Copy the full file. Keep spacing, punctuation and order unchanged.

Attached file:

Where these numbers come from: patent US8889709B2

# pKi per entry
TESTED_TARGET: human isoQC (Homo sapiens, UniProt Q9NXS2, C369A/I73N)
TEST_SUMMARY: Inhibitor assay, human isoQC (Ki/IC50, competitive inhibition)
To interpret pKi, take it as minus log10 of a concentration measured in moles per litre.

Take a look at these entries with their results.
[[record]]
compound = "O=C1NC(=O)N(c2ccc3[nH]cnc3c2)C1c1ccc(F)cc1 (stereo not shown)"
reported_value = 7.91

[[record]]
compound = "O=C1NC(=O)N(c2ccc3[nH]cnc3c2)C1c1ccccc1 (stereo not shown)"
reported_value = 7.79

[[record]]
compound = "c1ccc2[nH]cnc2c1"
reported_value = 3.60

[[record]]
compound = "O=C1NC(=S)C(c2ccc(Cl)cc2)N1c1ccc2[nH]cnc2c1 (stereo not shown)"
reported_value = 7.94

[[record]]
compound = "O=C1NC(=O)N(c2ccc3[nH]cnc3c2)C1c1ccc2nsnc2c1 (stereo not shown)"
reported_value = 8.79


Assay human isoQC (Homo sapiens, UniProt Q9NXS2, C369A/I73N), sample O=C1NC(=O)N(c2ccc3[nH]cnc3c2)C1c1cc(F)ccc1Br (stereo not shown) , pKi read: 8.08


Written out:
Where these numbers come from: patent US8889709B2

# pKi per entry
TESTED_TARGET: human isoQC (Homo sapiens, UniProt Q9NXS2, C369A/I73N)
TEST_SUMMARY: Inhibitor assay, human isoQC (Ki/IC50, competitive inhibition)
To interpret pKi, take it as minus log10 of a concentration measured in moles per litre.

Take a look at these entries with their results.
[[record]]
compound = "O=C1NC(=O)N(c2ccc3[nH]cnc3c2)C1c1ccc(F)cc1 (stereo not shown)"
reported_value = 7.91

[[record]]
compound = "O=C1NC(=O)N(c2ccc3[nH]cnc3c2)C1c1ccccc1 (stereo not shown)"
reported_value = 7.79

[[record]]
compound = "c1ccc2[nH]cnc2c1"
reported_value = 3.60

[[record]]
compound = "O=C1NC(=S)C(c2ccc(Cl)cc2)N1c1ccc2[nH]cnc2c1 (stereo not shown)"
reported_value = 7.94

[[record]]
compound = "O=C1NC(=O)N(c2ccc3[nH]cnc3c2)C1c1ccc2nsnc2c1 (stereo not shown)"
reported_value = 8.79


Assay human isoQC (Homo sapiens, UniProt Q9NXS2, C369A/I73N), sample O=C1NC(=O)N(c2ccc3[nH]cnc3c2)C1c1cc(F)ccc1Br (stereo not shown) , pKi read: 8.08